• Availability of social support resources and survival strategies among African American grandmother caregivers

      Simpson, Gaynell Marie Salina; Cornelius, Llewellyn Joseph, 1959- (2002)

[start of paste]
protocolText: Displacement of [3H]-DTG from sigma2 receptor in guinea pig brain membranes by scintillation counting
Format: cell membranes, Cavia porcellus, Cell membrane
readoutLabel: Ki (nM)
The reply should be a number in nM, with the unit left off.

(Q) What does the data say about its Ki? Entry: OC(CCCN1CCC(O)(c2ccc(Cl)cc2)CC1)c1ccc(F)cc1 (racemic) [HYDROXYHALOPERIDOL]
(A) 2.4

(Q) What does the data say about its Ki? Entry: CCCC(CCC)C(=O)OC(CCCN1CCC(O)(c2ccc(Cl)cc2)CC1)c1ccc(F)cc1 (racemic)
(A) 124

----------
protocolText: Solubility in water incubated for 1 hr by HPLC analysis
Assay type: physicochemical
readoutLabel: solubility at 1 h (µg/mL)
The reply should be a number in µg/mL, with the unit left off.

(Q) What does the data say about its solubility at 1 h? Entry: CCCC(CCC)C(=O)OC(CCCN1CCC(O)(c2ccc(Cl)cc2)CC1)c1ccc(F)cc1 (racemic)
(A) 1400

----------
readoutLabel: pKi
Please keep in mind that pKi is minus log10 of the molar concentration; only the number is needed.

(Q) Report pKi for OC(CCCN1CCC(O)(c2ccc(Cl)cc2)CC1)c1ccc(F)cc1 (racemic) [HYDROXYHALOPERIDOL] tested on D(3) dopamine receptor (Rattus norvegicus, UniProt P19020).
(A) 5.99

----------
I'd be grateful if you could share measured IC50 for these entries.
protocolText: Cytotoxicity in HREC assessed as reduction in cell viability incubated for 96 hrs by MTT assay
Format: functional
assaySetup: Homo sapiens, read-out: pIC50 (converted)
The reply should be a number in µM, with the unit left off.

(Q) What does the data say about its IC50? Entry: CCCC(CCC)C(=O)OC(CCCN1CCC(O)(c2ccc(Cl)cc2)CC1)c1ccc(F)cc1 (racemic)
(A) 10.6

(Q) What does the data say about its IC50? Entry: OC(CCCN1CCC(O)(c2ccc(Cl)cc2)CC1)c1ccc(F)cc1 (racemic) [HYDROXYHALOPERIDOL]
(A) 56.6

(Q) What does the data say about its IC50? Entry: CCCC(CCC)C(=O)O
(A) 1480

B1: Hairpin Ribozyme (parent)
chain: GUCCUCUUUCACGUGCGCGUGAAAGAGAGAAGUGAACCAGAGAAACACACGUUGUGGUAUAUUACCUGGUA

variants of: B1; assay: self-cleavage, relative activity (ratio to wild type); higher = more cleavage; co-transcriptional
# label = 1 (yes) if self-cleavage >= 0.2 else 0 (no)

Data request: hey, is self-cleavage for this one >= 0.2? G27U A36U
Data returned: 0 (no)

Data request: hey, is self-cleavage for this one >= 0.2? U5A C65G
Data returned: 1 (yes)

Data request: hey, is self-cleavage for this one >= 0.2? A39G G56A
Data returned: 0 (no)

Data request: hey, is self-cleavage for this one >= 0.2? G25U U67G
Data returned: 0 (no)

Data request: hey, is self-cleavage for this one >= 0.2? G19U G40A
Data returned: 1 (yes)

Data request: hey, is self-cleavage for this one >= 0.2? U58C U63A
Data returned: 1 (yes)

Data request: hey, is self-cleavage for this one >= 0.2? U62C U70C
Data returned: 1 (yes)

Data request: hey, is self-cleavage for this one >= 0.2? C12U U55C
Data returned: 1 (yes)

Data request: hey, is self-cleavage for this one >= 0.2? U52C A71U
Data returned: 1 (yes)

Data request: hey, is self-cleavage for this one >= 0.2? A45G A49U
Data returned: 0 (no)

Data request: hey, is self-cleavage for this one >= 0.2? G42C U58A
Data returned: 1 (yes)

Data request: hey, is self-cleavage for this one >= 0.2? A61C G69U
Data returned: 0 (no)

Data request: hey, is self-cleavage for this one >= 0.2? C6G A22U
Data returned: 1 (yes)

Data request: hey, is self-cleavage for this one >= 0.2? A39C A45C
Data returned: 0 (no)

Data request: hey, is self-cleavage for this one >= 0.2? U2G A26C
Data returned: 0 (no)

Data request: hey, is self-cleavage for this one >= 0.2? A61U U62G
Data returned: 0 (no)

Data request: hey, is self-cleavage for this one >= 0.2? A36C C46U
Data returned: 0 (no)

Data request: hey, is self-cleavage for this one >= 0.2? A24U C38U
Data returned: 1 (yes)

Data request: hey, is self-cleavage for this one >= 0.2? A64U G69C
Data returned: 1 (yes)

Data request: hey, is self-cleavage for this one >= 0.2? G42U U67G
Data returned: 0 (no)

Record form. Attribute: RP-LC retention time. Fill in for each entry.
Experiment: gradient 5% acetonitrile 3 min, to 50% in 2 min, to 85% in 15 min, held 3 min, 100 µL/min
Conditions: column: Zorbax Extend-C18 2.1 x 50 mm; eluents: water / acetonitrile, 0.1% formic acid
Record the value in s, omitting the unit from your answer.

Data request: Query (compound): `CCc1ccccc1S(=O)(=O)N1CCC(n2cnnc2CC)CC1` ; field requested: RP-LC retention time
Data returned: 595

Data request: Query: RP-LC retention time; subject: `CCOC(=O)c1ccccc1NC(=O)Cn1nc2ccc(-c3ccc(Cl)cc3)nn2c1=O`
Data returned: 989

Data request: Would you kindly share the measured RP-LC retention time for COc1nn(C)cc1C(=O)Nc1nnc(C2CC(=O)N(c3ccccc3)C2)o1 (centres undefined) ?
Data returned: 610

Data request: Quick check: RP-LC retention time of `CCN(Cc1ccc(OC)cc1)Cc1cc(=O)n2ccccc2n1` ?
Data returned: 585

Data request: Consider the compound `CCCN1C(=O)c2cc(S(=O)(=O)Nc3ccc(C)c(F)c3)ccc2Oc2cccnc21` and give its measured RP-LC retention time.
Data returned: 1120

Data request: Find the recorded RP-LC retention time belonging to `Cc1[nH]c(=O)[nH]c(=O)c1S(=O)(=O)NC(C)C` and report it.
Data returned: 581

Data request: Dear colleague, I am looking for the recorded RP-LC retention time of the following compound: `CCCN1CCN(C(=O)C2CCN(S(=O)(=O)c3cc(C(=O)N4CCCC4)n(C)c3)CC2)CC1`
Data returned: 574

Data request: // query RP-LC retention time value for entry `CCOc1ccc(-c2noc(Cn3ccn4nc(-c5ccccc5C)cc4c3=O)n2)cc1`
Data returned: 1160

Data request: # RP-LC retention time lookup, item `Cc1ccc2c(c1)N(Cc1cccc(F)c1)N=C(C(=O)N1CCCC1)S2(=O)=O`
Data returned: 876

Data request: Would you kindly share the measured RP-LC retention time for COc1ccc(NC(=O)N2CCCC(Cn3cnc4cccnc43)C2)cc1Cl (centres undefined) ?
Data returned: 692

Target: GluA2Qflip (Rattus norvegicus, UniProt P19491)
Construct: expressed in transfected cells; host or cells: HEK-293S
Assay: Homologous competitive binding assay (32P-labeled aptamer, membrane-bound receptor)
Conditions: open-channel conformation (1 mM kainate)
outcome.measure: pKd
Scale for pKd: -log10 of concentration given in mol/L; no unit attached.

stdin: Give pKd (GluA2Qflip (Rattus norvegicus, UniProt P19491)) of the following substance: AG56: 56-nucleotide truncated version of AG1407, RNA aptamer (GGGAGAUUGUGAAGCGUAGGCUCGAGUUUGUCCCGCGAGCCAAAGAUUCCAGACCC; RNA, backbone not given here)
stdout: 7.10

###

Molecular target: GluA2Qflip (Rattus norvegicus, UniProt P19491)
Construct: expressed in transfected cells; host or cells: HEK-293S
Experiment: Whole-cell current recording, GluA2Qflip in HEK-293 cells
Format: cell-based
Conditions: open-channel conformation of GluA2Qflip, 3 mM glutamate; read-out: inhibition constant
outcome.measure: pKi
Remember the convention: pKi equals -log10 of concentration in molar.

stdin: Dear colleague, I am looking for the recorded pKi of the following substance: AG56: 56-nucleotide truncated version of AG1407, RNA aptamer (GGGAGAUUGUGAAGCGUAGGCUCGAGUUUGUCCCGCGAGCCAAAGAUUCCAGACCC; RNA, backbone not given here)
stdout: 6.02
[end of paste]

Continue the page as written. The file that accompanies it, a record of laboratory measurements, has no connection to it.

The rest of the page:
While the literature has explored the positive relationship between social supports, coping and mental health well-being, there has been minimal exploration of this relationship among African American grandmother caregivers. The purpose of this qualitative field study was to describe available resources (social supports and coping) used by grandmother caregivers and to explore how their use of social supports and coping related to caregiver well being. This study was guided by a Womanist Perspective to explore social supports, coping and caregiver well-being. The aim was not to compare African American grandmother caregivers to the dominant group but to gain an understanding of African American grandmother caregivers from their own cultural framework, which encompassed issues related to racism, sexism and classism. Data were collected through 14 semi-structured interviews gathered from seven participants. The constant comparative method was employed to build working hypotheses that became the 'grounded theory.' Findings revealed that grandmother caregivers experienced significant losses in their informal social support network, which were experienced as a drain or depletion on their informal social support resources. These losses represented social conditions (e.g. drug abuse, incarceration and poverty) which affected the type and degree of support remaining in their informal social support networks. Despite the depletion in resources, grandmother caregivers had at least one person they could rely upon in times of need. Grandmother caregivers' coping strategies were primarily influenced by the availability of supportive resources remaining in their informal and formal social support structures. In the context of their social support structures, grandmother caregivers employed the necessary adaptive strategies to meet their caregiving role expectations. Implications of these findings are significant for direct practice (micro and macro), research and social policy. Direct micro practice suggests that a strengths-based, case-management approach, which includes culturally competent clinical tools and is built upon an interdisciplinary and empowerment approach, is essential to providing services to African American grandmother caregivers. On the macro level, social workers need to politically advocate with regards to the impact of social and economic conditions on African Americans' traditions of relying upon their extended kin.